Observability and Redundancy Decomposition Application to Diagnosis
The safety of processes can be greatly enhanced through the detection and isolation of the changes indicative of modifications in the process performances. If the models describing the process are accurate, the problem of fault detection may be solved by observer-type filters. These filters generate the so-called residuals computed from the inputs and the outputs of the process. The generation of these residual signals is the first stage in the problem of FDI, as described in Chapter 2. To be useful in the FDI task, the residuals must be insensitive to modelling errors and highly sensitive to the faults under consideration. In that regard, the residuals are designed so that the effects of possible faults are enhanced which in turn increases their detectability. The residuals must also respond quickly. The second stage of FDI is concerned with residual analysis and decision making; the residuals are tested in order to detect the presence of faults. The use of simple decision rules such as threshold tests or more sophisticated approaches using pattern recognition, sequential probability ratio test or sensitivity analysis is very helpful at this stage. Various FDI method have been reported in the literature, notably in the excellent survey papers of Willsky (1976), Isermann (1984), Frank (1990a), Gertler (1988, 1991), Patton (1991, 1997). Among the classical books on the subject are those of Himmelblau (1978), Pau (1981), Basseville (1986), Patton et al. (1989), Dubuisson (1990). The particular point of view of data reconciliation is addressed in the book of Ragot et al. (1990).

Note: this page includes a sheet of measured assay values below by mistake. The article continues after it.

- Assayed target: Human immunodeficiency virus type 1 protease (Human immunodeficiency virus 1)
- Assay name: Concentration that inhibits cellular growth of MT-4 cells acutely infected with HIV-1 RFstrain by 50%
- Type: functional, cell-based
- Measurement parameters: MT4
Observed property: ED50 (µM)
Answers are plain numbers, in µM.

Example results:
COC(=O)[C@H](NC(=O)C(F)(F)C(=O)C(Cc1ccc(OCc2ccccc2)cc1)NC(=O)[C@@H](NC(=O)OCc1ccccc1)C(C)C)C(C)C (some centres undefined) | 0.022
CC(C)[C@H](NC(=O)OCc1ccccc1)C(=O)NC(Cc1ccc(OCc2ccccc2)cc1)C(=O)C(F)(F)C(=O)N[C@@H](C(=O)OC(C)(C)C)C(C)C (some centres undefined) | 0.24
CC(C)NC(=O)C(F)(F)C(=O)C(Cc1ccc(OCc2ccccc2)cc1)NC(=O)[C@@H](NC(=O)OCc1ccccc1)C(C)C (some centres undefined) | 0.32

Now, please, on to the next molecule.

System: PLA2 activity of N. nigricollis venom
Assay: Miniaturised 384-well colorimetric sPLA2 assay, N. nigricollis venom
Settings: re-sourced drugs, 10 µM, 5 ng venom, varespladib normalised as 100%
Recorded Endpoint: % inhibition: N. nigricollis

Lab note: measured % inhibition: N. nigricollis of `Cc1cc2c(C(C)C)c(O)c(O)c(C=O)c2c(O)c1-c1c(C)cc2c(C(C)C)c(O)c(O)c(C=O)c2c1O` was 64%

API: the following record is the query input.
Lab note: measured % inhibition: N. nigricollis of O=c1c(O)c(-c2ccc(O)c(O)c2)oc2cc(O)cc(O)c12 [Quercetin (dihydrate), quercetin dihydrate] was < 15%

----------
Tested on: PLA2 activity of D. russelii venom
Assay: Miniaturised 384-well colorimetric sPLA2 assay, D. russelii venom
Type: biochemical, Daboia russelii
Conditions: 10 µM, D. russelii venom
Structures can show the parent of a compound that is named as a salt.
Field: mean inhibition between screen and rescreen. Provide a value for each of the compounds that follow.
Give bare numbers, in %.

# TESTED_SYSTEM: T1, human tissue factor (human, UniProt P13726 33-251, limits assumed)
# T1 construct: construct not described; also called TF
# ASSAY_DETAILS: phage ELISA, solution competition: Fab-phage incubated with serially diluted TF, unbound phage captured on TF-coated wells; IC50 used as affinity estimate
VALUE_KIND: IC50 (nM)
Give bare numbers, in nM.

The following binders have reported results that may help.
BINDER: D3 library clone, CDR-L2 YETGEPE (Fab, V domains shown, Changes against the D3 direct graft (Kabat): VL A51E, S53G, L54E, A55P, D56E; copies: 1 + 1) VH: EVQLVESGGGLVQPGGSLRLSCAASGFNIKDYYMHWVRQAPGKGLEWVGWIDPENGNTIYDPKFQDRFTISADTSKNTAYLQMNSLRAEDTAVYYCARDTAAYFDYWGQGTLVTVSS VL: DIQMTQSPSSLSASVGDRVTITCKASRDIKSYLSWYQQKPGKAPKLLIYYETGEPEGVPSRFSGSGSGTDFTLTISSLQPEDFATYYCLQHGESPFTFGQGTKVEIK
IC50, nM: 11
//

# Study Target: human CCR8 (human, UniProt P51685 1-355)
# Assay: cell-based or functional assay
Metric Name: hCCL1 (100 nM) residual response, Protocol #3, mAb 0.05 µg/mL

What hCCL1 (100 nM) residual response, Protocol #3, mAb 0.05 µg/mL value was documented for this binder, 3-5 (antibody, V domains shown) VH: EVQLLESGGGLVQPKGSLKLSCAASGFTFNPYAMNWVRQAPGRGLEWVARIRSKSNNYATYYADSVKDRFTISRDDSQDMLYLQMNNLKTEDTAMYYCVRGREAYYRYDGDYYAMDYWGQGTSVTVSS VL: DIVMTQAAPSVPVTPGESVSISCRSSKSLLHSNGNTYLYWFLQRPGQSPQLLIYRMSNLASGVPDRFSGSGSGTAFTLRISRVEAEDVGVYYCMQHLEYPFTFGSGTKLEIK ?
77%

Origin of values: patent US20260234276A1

KeywordsFault Detection Incidence Matrix Sensor Fault Parity Space Actuator Fault
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